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Further Rheum Labs

by Carlo Raj, MD
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      Rheumatology I 03 Connective Tissue Diseases V2.pdf
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    00:01 Other labs that you wanna pay attention to in connective tissue disease.

    00:04 Rheumatoid factor could be seen in RA; maybe Hepatitis C.

    00:08 What is rheumatoid factor? Here we go.

    00:12 So what happens with rheumatoid factor is that the IgM is then going to target the Fc portion of the IgG.

    00:21 Once again, I repeat, the IgM is going to then target the Fc portion or region of the IgG.

    00:28 That is the definition of rheumatoid factor, and if I’m rheumatoid factor then it’s should be thinking rheumatoid arthritis.

    00:34 Remember, we talked about the whole sleuth of seronegative spondyloarthropathies, remember? And there we talked about psoriatic arthritis, we talked about ankylosing spondylitis, inflammatory bowel diseases, psoriatic arthritis, and those are seronegative.

    00:50 What does that mean? RF negative.

    00:52 These are RF positive.

    00:54 Extremely important and much more specific for rheumatoid arthritis is this, and please know this well, it’s called Cyclic Citrullinated Peptide (CCP).

    01:05 Once again, cyclic citrullinated peptide, it is an arginine derivative.

    01:11 There is another one called vimentin, but I’ll leave that alone.

    01:15 The big one here is CCP, note well for rheumatoid arthritis, quite specific.

    01:19 Now C-reactive protein is extremely non-specific.

    01:23 Any type of inflammatory process, right? For example, fever, inflammation, even the coronary arterial disease will result in C-reactive protein to be elevated.

    01:33 What is it? It is an acute phase reactant.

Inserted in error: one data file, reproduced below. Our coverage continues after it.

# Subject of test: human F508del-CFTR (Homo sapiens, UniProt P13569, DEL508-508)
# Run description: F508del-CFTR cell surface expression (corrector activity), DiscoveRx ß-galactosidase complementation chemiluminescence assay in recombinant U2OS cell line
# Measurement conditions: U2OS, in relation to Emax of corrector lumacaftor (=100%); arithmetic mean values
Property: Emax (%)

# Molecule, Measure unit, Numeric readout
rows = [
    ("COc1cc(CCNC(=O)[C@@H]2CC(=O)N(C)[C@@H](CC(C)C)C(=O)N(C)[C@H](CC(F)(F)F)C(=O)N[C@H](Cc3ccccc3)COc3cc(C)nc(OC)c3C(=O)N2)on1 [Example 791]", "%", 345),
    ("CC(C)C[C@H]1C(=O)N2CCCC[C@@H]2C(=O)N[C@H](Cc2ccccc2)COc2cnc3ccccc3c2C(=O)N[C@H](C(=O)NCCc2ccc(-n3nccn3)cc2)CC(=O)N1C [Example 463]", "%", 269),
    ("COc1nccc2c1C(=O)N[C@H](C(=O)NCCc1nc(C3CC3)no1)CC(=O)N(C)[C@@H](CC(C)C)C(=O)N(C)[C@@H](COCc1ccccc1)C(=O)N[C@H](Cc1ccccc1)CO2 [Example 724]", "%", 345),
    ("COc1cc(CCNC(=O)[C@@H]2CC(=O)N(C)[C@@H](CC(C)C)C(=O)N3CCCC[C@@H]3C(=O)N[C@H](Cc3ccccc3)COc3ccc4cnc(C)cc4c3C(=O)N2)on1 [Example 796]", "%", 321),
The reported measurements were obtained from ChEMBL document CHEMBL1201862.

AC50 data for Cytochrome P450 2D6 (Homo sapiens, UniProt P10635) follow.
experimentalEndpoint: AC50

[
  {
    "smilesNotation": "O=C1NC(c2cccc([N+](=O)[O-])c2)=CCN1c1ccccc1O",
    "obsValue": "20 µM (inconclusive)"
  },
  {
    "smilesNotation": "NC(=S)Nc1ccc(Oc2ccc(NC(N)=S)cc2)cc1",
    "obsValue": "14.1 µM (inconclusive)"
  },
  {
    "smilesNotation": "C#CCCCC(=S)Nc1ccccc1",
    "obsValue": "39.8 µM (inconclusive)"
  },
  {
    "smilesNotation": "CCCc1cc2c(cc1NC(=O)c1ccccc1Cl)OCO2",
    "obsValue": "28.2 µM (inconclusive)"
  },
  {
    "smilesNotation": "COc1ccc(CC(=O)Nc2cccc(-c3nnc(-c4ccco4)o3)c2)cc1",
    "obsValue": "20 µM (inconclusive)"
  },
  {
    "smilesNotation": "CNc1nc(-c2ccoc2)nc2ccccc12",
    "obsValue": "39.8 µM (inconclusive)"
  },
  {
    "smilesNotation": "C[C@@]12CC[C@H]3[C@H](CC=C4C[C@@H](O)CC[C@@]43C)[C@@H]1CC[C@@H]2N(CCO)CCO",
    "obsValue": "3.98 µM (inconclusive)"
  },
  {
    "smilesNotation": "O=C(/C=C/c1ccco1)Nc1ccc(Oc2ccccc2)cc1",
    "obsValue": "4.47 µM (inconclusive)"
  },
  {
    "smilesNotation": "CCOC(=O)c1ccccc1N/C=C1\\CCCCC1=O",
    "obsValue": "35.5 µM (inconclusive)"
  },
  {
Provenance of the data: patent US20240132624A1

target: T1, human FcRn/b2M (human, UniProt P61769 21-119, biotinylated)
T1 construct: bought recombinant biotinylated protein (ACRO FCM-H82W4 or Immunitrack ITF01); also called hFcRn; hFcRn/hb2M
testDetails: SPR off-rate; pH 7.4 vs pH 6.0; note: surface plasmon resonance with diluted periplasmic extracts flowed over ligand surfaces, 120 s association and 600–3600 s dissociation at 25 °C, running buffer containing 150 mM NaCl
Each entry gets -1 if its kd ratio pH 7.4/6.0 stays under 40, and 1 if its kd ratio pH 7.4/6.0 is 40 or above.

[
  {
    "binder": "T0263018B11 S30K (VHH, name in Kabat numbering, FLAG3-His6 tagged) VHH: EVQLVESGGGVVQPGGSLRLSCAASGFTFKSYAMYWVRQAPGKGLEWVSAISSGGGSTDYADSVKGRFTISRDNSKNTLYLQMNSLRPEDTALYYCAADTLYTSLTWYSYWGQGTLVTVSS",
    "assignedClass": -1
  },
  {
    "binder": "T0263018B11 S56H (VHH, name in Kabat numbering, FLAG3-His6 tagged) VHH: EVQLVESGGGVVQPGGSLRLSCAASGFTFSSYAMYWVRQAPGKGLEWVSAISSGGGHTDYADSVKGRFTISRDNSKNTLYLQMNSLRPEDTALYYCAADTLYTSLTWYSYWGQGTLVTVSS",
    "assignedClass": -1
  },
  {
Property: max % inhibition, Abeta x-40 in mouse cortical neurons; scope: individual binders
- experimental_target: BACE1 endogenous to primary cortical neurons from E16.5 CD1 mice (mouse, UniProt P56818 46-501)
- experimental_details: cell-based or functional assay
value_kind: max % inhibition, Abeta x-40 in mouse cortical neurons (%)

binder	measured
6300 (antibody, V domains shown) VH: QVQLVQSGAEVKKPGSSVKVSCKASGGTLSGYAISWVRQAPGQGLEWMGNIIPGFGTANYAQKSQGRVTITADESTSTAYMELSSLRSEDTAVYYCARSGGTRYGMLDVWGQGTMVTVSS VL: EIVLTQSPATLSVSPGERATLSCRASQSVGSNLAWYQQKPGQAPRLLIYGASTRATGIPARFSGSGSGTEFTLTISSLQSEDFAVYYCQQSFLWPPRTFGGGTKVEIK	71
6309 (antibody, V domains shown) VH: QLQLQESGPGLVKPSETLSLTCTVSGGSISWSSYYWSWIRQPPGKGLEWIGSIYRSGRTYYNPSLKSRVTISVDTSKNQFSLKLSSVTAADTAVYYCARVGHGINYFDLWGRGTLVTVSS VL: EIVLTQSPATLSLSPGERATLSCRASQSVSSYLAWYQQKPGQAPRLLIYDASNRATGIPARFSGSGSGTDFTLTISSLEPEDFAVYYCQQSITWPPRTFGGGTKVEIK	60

01:36 All acute phase reactants are being synthesized from where? The liver, good.

    01:42 Do you remember the name of the interleukin that we discussed? Interleukin-6.

    01:46 Keep that in mind.

    01:48 So this, obviously, is going to be completely dependent on the level of inflammation.

    01:54 What is? C-reactive protein.

    01:58 ESR, Erythrocyte Sedimentation Rate.

    02:01 So think of your RBC is being centrifuged, higher the number the higher level acute phase reactant, especially fibrinogen.

    02:10 Remember, these are the components coming from where? The liver.

    02:14 And what is C-reactive protein usually refer or acute phase reactant usually in response to? Inflammation, fibrinogen.

    02:23 Now, acute phase reactants coat the RBCs.

    02:27 Next, and then decreases the forces keeping them apart so the repelling force is then lost. Hah! So if you then lose the repelling force of an RBC, guess what they’re gonna do? Stack up on top of each other like poker chips.

    02:46 You like going gambling? Here you go, here’s your rouleaux formation.

    02:50 Rouleaux formation.

    02:51 Here’s the actual physics behind it.

    02:54 The false elevation can be seen with severe anemia and then you can find a false decrease in liver disease is a big one.

    03:03 Also nephrotic syndrome because you’re losing a lot of that protein, aren’t you, in nephrotic? In other words, take a look at these protein-losing enteropathies.